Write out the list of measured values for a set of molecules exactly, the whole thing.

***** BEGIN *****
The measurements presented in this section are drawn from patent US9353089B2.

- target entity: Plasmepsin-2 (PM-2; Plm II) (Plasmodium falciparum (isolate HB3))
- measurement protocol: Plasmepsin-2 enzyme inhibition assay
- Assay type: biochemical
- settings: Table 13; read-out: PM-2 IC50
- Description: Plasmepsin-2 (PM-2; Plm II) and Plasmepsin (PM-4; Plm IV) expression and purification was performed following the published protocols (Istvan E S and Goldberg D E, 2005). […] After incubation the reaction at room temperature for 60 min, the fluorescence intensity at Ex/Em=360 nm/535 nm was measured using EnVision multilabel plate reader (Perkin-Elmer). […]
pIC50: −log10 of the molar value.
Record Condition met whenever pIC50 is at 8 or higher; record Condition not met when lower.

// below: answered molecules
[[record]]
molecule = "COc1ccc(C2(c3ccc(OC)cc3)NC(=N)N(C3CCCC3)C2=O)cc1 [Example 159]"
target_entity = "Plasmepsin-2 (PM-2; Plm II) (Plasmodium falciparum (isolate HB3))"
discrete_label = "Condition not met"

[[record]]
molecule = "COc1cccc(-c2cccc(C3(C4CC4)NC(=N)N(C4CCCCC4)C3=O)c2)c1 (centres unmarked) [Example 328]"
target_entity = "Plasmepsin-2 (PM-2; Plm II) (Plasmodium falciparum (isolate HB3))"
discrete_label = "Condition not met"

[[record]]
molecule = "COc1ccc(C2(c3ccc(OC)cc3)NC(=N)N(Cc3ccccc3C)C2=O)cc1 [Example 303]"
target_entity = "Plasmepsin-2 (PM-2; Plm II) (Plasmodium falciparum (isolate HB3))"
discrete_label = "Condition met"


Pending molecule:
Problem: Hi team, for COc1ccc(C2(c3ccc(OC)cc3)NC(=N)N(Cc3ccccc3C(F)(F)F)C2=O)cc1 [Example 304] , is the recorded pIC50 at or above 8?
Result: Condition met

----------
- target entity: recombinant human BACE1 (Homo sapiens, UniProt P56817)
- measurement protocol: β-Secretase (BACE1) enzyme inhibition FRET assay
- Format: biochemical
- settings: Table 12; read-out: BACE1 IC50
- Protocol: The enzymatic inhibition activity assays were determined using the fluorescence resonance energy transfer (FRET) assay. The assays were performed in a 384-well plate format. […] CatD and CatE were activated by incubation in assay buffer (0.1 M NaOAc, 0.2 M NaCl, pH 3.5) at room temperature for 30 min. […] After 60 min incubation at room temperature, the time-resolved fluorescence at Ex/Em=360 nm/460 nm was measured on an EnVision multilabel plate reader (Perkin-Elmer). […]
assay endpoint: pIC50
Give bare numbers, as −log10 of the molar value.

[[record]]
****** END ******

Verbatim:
The measurements presented in this section are drawn from patent US9353089B2.

- target entity: Plasmepsin-2 (PM-2; Plm II) (Plasmodium falciparum (isolate HB3))
- measurement protocol: Plasmepsin-2 enzyme inhibition assay
- Assay type: biochemical
- settings: Table 13; read-out: PM-2 IC50
- Description: Plasmepsin-2 (PM-2; Plm II) and Plasmepsin (PM-4; Plm IV) expression and purification was performed following the published protocols (Istvan E S and Goldberg D E, 2005). […] After incubation the reaction at room temperature for 60 min, the fluorescence intensity at Ex/Em=360 nm/535 nm was measured using EnVision multilabel plate reader (Perkin-Elmer). […]
pIC50: −log10 of the molar value.
Record Condition met whenever pIC50 is at 8 or higher; record Condition not met when lower.

// below: answered molecules
[[record]]
molecule = "COc1ccc(C2(c3ccc(OC)cc3)NC(=N)N(C3CCCC3)C2=O)cc1 [Example 159]"
target_entity = "Plasmepsin-2 (PM-2; Plm II) (Plasmodium falciparum (isolate HB3))"
discrete_label = "Condition not met"

[[record]]
molecule = "COc1cccc(-c2cccc(C3(C4CC4)NC(=N)N(C4CCCCC4)C3=O)c2)c1 (centres unmarked) [Example 328]"
target_entity = "Plasmepsin-2 (PM-2; Plm II) (Plasmodium falciparum (isolate HB3))"
discrete_label = "Condition not met"

[[record]]
molecule = "COc1ccc(C2(c3ccc(OC)cc3)NC(=N)N(Cc3ccccc3C)C2=O)cc1 [Example 303]"
target_entity = "Plasmepsin-2 (PM-2; Plm II) (Plasmodium falciparum (isolate HB3))"
discrete_label = "Condition met"


Pending molecule:
Problem: Hi team, for COc1ccc(C2(c3ccc(OC)cc3)NC(=N)N(Cc3ccccc3C(F)(F)F)C2=O)cc1 [Example 304] , is the recorded pIC50 at or above 8?
Result: Condition met

----------
- target entity: recombinant human BACE1 (Homo sapiens, UniProt P56817)
- measurement protocol: β-Secretase (BACE1) enzyme inhibition FRET assay
- Format: biochemical
- settings: Table 12; read-out: BACE1 IC50
- Protocol: The enzymatic inhibition activity assays were determined using the fluorescence resonance energy transfer (FRET) assay. The assays were performed in a 384-well plate format. […] CatD and CatE were activated by incubation in assay buffer (0.1 M NaOAc, 0.2 M NaCl, pH 3.5) at room temperature for 30 min. […] After 60 min incubation at room temperature, the time-resolved fluorescence at Ex/Em=360 nm/460 nm was measured on an EnVision multilabel plate reader (Perkin-Elmer). […]
assay endpoint: pIC50
Give bare numbers, as −log10 of the molar value.

[[record]]